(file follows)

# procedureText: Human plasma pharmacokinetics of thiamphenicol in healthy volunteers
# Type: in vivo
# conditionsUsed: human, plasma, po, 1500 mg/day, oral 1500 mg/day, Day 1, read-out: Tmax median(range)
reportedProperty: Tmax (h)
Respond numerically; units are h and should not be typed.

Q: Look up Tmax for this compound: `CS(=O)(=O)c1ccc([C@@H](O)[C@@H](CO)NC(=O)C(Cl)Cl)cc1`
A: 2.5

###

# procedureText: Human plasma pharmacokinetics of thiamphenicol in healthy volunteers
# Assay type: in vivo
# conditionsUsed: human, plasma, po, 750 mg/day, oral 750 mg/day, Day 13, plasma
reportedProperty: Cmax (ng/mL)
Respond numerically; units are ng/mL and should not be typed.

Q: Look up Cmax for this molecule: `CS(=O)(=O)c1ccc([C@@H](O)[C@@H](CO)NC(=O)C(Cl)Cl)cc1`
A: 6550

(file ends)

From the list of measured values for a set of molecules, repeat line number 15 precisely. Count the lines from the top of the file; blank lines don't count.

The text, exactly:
A: 6550